The title of Melissa Garcia’s latest Luc Actar thriller has a double meaning. Actar is chasing demons both outside and inside his head. The demons appear to be winning.
Actar has an active loathing of the police that pre-dates his current job reporting on police corruption for a Los Angeles newspaper. He had spent his youth on the streets barely avoiding starvation while trying to keep himself safe from his alcoholic, con man father. Later, he learned to boost cars and other activities that brought him in contact with the law.
Now Actar has anger issues, and when he arrives at the house he shares with his girlfriend and finds the police inside, he loses his cool and assaults an officer. He learns the cops have come to tell him of his father’s death from cancer. He then asks himself why it would take several detectives to deliver the news.
Uninterested in his father’s death, Actar is after a story, and the police have piqued his curiosity. He discovers that before his father’s death, his father had managed to acquire the medical records for a friend who had been forced into a mental health facility. Actar believes someone is making money by institutionalizing the homeless and charging the state.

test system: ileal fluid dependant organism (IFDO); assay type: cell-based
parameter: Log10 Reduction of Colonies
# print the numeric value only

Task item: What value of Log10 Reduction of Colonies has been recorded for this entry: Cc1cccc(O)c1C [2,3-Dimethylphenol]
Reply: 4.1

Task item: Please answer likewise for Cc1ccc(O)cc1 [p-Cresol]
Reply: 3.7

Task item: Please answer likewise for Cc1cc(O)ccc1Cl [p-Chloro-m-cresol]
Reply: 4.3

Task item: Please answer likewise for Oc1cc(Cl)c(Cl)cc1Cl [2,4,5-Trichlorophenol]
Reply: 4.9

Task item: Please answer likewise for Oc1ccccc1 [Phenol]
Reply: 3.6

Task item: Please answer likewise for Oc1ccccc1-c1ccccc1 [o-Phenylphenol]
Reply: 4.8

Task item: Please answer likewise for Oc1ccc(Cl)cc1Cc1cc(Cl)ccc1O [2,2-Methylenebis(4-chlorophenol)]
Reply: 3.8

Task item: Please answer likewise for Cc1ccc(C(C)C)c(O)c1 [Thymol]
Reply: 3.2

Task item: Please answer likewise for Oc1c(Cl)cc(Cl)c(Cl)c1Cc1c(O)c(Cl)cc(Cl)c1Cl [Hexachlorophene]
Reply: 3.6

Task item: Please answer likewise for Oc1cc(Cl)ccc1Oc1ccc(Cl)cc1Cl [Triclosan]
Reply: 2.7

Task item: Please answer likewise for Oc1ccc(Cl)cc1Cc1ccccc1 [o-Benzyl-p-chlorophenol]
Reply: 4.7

As his investigation moves forward, he finds himself losing all that he holds dear. And through it all, a psychopath is getting closer to Actar and the few he cares for.
Garcia writes some finely conceived scenes, and the tale moves briskly, never allowing readers a moment of disbelief in the fiction. The author has a keen sense of place reminiscent of Southern California noir writers such as T. Jefferson Parker. One quibble: Actar is so mad at everyone, including himself, that readers will want to shake him and tell him to lose the attitude. But that simply means that we care, and such concerns aside, readers will remain engaged with Chasing Demons.
Also available as an ebook.